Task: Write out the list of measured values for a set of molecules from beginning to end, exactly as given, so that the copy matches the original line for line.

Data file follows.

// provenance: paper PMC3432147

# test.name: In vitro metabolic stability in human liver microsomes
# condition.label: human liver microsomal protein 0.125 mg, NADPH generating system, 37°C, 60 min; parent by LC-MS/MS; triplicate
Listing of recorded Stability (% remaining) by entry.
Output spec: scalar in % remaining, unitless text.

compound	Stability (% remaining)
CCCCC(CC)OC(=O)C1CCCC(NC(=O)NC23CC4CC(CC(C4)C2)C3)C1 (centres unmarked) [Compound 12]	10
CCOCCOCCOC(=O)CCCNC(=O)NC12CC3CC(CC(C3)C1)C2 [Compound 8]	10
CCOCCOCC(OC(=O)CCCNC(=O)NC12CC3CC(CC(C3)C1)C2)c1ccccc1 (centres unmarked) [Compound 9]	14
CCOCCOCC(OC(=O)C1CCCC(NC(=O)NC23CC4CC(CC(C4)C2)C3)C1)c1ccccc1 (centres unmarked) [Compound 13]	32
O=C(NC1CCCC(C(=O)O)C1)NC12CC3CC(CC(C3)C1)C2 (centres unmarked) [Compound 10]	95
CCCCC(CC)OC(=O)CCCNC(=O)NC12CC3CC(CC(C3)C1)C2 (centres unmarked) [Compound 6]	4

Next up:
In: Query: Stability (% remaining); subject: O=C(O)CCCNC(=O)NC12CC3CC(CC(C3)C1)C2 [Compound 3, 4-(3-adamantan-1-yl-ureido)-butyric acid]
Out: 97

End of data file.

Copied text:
// provenance: paper PMC3432147

# test.name: In vitro metabolic stability in human liver microsomes
# condition.label: human liver microsomal protein 0.125 mg, NADPH generating system, 37°C, 60 min; parent by LC-MS/MS; triplicate
Listing of recorded Stability (% remaining) by entry.
Output spec: scalar in % remaining, unitless text.

compound	Stability (% remaining)
CCCCC(CC)OC(=O)C1CCCC(NC(=O)NC23CC4CC(CC(C4)C2)C3)C1 (centres unmarked) [Compound 12]	10
CCOCCOCCOC(=O)CCCNC(=O)NC12CC3CC(CC(C3)C1)C2 [Compound 8]	10
CCOCCOCC(OC(=O)CCCNC(=O)NC12CC3CC(CC(C3)C1)C2)c1ccccc1 (centres unmarked) [Compound 9]	14
CCOCCOCC(OC(=O)C1CCCC(NC(=O)NC23CC4CC(CC(C4)C2)C3)C1)c1ccccc1 (centres unmarked) [Compound 13]	32
O=C(NC1CCCC(C(=O)O)C1)NC12CC3CC(CC(C3)C1)C2 (centres unmarked) [Compound 10]	95
CCCCC(CC)OC(=O)CCCNC(=O)NC12CC3CC(CC(C3)C1)C2 (centres unmarked) [Compound 6]	4

Next up:
In: Query: Stability (% remaining); subject: O=C(O)CCCNC(=O)NC12CC3CC(CC(C3)C1)C2 [Compound 3, 4-(3-adamantan-1-yl-ureido)-butyric acid]
Out: 97